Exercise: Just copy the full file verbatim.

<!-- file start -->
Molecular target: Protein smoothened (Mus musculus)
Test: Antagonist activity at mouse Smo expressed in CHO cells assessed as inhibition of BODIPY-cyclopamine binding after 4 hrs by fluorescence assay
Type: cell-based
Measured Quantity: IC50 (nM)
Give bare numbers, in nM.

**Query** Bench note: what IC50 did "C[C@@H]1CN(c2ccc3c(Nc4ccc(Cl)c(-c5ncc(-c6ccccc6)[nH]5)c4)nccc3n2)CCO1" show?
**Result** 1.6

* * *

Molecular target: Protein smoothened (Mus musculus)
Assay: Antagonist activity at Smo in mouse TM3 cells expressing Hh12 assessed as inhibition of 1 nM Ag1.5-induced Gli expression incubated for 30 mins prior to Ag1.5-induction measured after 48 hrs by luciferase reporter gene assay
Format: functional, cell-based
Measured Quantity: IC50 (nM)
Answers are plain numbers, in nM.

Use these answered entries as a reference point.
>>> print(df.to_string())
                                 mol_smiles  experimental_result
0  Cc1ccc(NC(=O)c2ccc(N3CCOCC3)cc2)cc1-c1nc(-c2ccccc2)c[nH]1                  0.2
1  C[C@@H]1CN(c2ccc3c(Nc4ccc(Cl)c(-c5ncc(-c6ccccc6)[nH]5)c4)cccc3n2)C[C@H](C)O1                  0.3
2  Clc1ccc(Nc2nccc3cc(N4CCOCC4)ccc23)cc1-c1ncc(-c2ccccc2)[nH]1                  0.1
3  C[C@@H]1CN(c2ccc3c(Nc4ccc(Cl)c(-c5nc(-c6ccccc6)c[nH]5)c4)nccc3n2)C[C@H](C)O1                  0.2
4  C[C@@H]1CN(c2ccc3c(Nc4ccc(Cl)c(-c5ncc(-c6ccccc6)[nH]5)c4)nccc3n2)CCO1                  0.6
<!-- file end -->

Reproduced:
Molecular target: Protein smoothened (Mus musculus)
Test: Antagonist activity at mouse Smo expressed in CHO cells assessed as inhibition of BODIPY-cyclopamine binding after 4 hrs by fluorescence assay
Type: cell-based
Measured Quantity: IC50 (nM)
Give bare numbers, in nM.

**Query** Bench note: what IC50 did "C[C@@H]1CN(c2ccc3c(Nc4ccc(Cl)c(-c5ncc(-c6ccccc6)[nH]5)c4)nccc3n2)CCO1" show?
**Result** 1.6

* * *

Molecular target: Protein smoothened (Mus musculus)
Assay: Antagonist activity at Smo in mouse TM3 cells expressing Hh12 assessed as inhibition of 1 nM Ag1.5-induced Gli expression incubated for 30 mins prior to Ag1.5-induction measured after 48 hrs by luciferase reporter gene assay
Format: functional, cell-based
Measured Quantity: IC50 (nM)
Answers are plain numbers, in nM.

Use these answered entries as a reference point.
>>> print(df.to_string())
                                 mol_smiles  experimental_result
0  Cc1ccc(NC(=O)c2ccc(N3CCOCC3)cc2)cc1-c1nc(-c2ccccc2)c[nH]1                  0.2
1  C[C@@H]1CN(c2ccc3c(Nc4ccc(Cl)c(-c5ncc(-c6ccccc6)[nH]5)c4)cccc3n2)C[C@H](C)O1                  0.3
2  Clc1ccc(Nc2nccc3cc(N4CCOCC4)ccc23)cc1-c1ncc(-c2ccccc2)[nH]1                  0.1
3  C[C@@H]1CN(c2ccc3c(Nc4ccc(Cl)c(-c5nc(-c6ccccc6)c[nH]5)c4)nccc3n2)C[C@H](C)O1                  0.2
4  C[C@@H]1CN(c2ccc3c(Nc4ccc(Cl)c(-c5ncc(-c6ccccc6)[nH]5)c4)nccc3n2)CCO1                  0.6